On Linkrot, Part #3928452
Recently, I wrote a little piece over on Ganymede & Titan which was ostensibly about the popular science fiction comedy series Red Dwarf. In fact, it was bugger all to do with Red Dwarf. It was actually about the transient nature of the web – a bit of a recurring theme of mine these days.
To summarise, then: I went back and looked at a random day of G&T’s output from ten years ago – and the result surprised even me. Every single external link used in those news stories from 10 years ago no longer works correctly. I expected some – perhaps even most – to be dead. But every single one to succumb to linkrot? That’s completely ridiculous.
* * *
As a little experiment, I thought I’d go back and see what the earliest example of linkrot is in the archives of Dirty Feed. This was a mistake. Because it’s one that’s entirely my own fault.
In the fourth piece I ever published here – Moderation For ‘Em, back in the first month of this site’s existence in January 2010 – I link to an old article I wrote over on Noise to Signal, a now defunct group blog about the media. Take a look at my dodginess:
OLD, NOW BROKEN LINK: http://www.noisetosignal.org/net/2006/06/protocol-websites-for-em.php
CURRENT, WORKING LINK: http://www.noisetosignal.org/net/2006/06/protocol-websites-for-em.php.html
For fuck’s sake. And to think I was so proud of keeping Noise to Signal’s archive online. That mistake with the URLs when I was converting NTS to a static archive is a wretched state of affairs. (And actually one I can fix, and will do. But I kinda think fixing it straight away and pretending it never happened would be a rather dishonest way of writing this article.)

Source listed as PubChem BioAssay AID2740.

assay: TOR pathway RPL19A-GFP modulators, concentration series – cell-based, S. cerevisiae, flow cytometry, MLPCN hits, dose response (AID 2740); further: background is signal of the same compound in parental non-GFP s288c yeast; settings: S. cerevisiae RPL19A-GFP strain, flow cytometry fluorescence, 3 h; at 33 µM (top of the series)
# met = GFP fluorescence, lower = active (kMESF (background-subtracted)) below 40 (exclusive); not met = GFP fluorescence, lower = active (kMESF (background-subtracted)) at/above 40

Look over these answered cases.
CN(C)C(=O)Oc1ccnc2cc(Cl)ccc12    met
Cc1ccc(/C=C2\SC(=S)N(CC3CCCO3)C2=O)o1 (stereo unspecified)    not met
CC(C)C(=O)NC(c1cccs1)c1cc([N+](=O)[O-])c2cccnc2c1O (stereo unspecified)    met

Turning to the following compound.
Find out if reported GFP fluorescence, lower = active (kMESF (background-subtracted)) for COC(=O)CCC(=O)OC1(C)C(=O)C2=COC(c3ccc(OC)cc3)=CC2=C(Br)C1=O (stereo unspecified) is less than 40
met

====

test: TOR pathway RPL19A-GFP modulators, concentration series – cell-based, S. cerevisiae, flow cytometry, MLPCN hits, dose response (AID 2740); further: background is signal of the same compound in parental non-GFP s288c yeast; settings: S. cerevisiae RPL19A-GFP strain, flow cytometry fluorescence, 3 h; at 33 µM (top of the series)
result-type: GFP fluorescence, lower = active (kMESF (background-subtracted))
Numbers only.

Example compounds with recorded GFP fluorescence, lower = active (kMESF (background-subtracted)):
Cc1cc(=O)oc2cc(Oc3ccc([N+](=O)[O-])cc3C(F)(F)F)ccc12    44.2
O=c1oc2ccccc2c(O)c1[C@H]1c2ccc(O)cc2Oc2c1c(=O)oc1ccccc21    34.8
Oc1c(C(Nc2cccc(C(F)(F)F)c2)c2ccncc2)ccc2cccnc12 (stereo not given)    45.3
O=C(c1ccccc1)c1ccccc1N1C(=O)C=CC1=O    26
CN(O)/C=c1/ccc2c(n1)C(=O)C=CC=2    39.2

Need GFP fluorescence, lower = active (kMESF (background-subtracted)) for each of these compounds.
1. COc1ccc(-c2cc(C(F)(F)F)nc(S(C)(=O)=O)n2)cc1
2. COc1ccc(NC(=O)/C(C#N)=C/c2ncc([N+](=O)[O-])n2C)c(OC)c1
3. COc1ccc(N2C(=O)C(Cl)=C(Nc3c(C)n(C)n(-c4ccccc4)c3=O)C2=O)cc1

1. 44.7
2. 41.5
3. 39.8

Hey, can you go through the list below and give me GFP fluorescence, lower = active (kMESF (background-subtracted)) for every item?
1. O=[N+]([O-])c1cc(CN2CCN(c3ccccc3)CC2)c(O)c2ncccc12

If we decide to go further, and see what the first broken link is where the material has been entirely removed from the net rather than just changed location, that comes in the fifth piece I ever published here – Hi-Dee T.V. This included a YouTube link to The Young Ones which no longer works – the account has been deactivated, presumably due to copyright infringement.
Still, links from 2010 not working, while annoying, is perhaps not much of a surprise. A more interesting question is: what are the most recent links on Dirty Feed which no longer work? For that, we have to go back to October 2016, and the piece “Digital Spy, there”. This is a particularly sad loss, too – the broken link is this YouTube video, which was a phase inverted version of the Red Dwarf theme. This was a video infamous in Dwarf fandom – because it was the first video where most of us first heard that the opening theme had lyrics. Of course that video can be recreated easily enough, but losing that specific example means a little piece of fandom history is gone forever.
There seems to be a pattern here regarding YouTube videos. So, if we ignore those, what’s the next most recent broken link on the site? That appears in the article “The Sad State of ‘The Talk Show’ Archives” from August 2016, and is a tweet from a now-deactivated account. Brilliantly, that tweet was about somebody figuring out how to listen to old episodes of a podcast when the main site for that podcast had fallen offline. This is irony in its purest form.